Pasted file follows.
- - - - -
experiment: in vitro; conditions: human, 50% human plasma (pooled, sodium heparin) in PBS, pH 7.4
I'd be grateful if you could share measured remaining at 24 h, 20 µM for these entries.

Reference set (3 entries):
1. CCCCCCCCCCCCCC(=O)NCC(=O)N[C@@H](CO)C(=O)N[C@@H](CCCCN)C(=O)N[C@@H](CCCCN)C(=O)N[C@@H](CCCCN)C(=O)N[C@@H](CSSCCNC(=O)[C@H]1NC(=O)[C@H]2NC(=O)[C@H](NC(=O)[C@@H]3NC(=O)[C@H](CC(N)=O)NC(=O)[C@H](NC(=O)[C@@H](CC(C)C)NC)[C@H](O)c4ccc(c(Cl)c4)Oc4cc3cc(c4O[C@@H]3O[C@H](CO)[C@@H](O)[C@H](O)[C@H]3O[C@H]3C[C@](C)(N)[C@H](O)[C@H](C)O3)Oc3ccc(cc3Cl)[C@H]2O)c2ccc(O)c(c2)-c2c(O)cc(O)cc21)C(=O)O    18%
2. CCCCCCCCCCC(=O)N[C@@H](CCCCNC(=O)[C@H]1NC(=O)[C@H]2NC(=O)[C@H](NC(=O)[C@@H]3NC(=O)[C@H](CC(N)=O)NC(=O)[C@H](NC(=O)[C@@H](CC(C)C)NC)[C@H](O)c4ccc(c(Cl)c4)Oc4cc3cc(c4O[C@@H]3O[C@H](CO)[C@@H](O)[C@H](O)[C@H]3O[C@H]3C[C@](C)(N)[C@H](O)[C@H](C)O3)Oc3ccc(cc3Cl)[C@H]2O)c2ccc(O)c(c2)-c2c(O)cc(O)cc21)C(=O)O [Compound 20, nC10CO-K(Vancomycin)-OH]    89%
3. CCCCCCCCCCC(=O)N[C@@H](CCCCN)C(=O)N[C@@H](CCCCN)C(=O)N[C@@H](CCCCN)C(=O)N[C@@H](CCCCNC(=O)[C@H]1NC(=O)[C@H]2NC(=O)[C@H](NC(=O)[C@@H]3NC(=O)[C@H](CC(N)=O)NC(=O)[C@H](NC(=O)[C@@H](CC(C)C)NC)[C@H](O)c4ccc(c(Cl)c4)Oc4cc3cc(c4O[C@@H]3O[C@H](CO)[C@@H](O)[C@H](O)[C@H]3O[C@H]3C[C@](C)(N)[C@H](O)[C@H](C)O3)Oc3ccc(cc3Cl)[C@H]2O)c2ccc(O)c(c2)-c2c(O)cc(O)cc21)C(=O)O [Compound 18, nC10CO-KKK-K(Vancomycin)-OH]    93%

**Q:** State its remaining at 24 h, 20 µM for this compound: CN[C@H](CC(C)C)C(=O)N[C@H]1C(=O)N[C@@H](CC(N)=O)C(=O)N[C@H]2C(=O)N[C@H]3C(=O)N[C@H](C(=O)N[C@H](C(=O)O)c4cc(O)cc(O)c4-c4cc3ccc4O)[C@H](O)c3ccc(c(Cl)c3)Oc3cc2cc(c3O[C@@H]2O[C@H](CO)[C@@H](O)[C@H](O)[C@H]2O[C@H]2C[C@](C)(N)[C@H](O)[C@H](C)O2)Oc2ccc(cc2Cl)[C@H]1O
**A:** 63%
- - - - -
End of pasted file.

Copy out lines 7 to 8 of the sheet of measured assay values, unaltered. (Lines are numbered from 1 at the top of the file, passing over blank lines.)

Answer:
**Q:** State its remaining at 24 h, 20 µM for this compound: CN[C@H](CC(C)C)C(=O)N[C@H]1C(=O)N[C@@H](CC(N)=O)C(=O)N[C@H]2C(=O)N[C@H]3C(=O)N[C@H](C(=O)N[C@H](C(=O)O)c4cc(O)cc(O)c4-c4cc3ccc4O)[C@H](O)c3ccc(c(Cl)c3)Oc3cc2cc(c3O[C@@H]2O[C@H](CO)[C@@H](O)[C@H](O)[C@H]2O[C@H]2C[C@](C)(N)[C@H](O)[C@H](C)O2)Oc2ccc(cc2Cl)[C@H]1O
**A:** 63%